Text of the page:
This time of the year in grape growing country is anything but slow. Dormant pruning has been going on and now the late pruning is wrapping up. Dormant pruning is one of the most important activities in a vineyard. Pruning trims back some of the excess growth on the vines in order to facilitate the production of a quality crop.
Pruning should occur after the vine has been bare for at least a month, usually between December and bud break, which occurs in March. Pruning too early affects the vine’s absorption of nitrate nitrogen from the xylem liquid inside the thick woody stems. This nitrogen is needed in the vine for conversion in arginine for the upcoming growing season.
Pruned vines can be more susceptible to the cold, so waiting until just before spring bud break is the best time to do pruning of the vines. Obviously, there is a small window of opportunity for the growers.
Pruning and then training the vines helps to create great conditions for production by keeping the growth down and allowing the vine to put its energy toward fruiting.
All this so our wine will be just perfect when poured in our glass.
It appears that perhaps the danger of freeze is past for these grapevines in the High Plains. But, if you know anything about West Texas weather, you know that it is always changing and you can never out guess it. Plus, the Pink Moon is coming.
According to The Farmer’s Almanac, “A full Moon of Pink Moon in April brings frost. If the full Moon rises pale, expect rain.” A full moon is scheduled for April 11. Just a few days away. So, grape growers are casting a wary eye to the sky as they protect their precious commodity through one more period of possible danger.
But, while the mechanics of grape growing continue, there is more going on that affects the grape growing industry all across the state.
Members of the High Plains Winegrowers Association were in Austin on Tuesday, March 28 to testify before the Senate and the House concerning Senate Bill 951 and HB 2844. This bill, otherwise known as “Growers Permit,” seeks to allow a vineyard owner the ability to store wine at a permitted location while maintaining title to the product. Unlike most farm commodities, grapes are a perishable product and once picked must be processed into wine almost immediately.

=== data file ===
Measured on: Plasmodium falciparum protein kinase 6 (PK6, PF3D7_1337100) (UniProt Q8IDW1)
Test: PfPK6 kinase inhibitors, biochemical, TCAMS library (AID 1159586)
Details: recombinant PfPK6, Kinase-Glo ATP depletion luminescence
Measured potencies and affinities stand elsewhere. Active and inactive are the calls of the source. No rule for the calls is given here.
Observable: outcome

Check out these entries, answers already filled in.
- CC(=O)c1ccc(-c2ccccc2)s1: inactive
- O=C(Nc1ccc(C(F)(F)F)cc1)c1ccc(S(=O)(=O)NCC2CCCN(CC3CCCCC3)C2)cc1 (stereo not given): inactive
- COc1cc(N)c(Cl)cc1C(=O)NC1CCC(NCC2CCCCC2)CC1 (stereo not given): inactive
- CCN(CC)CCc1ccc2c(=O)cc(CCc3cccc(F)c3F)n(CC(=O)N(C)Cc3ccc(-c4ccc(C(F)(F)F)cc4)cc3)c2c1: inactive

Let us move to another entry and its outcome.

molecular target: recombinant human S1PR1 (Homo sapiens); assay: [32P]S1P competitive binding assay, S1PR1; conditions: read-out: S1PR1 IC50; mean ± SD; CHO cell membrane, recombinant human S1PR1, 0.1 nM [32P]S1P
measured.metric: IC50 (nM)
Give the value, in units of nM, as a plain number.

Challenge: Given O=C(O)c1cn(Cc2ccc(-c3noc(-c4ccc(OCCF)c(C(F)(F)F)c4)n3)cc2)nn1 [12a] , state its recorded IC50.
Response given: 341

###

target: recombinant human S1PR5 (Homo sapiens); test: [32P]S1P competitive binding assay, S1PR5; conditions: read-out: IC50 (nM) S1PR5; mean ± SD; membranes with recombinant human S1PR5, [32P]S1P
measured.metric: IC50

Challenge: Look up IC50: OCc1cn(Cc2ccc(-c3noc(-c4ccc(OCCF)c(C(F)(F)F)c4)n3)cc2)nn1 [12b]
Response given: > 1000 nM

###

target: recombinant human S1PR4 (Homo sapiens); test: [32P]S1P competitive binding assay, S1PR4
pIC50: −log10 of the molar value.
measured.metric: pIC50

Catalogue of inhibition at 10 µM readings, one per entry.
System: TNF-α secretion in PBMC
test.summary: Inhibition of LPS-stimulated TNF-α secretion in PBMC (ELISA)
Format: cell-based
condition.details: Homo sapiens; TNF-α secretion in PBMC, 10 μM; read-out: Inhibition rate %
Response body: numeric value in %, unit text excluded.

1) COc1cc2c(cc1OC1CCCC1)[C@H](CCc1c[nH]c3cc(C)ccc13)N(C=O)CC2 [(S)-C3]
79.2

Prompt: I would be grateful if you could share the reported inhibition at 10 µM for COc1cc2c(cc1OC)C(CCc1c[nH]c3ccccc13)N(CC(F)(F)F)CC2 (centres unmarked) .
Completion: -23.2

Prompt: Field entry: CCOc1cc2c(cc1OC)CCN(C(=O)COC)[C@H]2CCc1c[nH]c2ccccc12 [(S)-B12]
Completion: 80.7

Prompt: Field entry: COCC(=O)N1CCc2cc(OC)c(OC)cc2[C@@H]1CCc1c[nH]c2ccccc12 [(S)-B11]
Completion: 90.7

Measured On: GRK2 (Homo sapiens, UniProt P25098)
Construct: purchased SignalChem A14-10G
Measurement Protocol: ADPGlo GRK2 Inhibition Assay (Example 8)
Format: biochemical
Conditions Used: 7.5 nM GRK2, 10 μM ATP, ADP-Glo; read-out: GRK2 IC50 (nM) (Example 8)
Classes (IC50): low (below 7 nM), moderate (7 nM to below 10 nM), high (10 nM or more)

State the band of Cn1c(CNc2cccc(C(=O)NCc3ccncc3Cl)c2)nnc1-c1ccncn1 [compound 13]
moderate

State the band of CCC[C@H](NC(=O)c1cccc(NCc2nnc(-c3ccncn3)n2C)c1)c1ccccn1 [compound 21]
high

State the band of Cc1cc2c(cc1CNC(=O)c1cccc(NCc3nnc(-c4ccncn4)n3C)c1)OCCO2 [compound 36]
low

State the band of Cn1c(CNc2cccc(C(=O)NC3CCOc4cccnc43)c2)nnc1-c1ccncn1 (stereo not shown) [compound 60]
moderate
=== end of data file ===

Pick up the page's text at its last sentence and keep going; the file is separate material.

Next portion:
This situation creates an unfavorable market for the vineyard owner and forces the grower to often sell at or below market cost. These bills would allow a vineyard owner to apply for and receive a TABC permit that would enable the grower to contract with a winery to make wine out of surplus grapes and store the wine to be sold at a future date.
These bills do not allow the holder of a growers permit to sell to the public or to a retail establishment. They may only sell to a winery.
A growers permit would establish a Texas bulk wine program, reducing the need for wineries to import from the West Coast. A system for fluid transfers between growers and full-fledged wineries in the sale of bulk wine is needed if the wine industry is to expand in Texas.
This bill is supported by the entire vineyard and winery industry.
Testifying before the Senate from the High Plains Winegrowers Association were HPWA President Andy Timmons representing Lubbock and Terry Counties, Elizabeth Hill, representing Hockley County, and Daniel Canada, representing Yoakum County. Stay tuned for more on this important issue.
High Plains wine events to put on your calendar:
High Plains Wine Weekend
April 27th – BarnBQ @ Texas Wine Company in Meadow, TX. This industry only event allows the growers, wineries, and industry professionals from all over the state to gather and visit and learn more about each other. Enjoy amazing Texas BBQ, bring your favorite bottle of Real Texas Wine, and get ready to have a great time! This year’s event will be held at the new Texas Wine Company located in Meadow, Texas. RSVP to email@example.com
April 28th – Newsom Grape Day. This legendary, larger than life event draws growers, wineries, and industry professionals from all over Texas and the country! Neal Newsom brings in speakers who focus their topics on growing grapes, growing your wine business, and educating you with new industry trends. This is an event you do not want to miss. RSVP to firstname.lastname@example.org
April 29th – High Plains Winegrowers Soiree – Kick off your dusty boots and get fancied up for a night out on the town! The annual Soiree caps off the High Plains Wine weekend with elegance and style. Enjoy a five-course meal paired with Real Texas Wine in an elegant setting with growers, wineries, and industry professionals at the Eberly Brooks Event Center in Wolfforth. To attend this event, contact email@example.com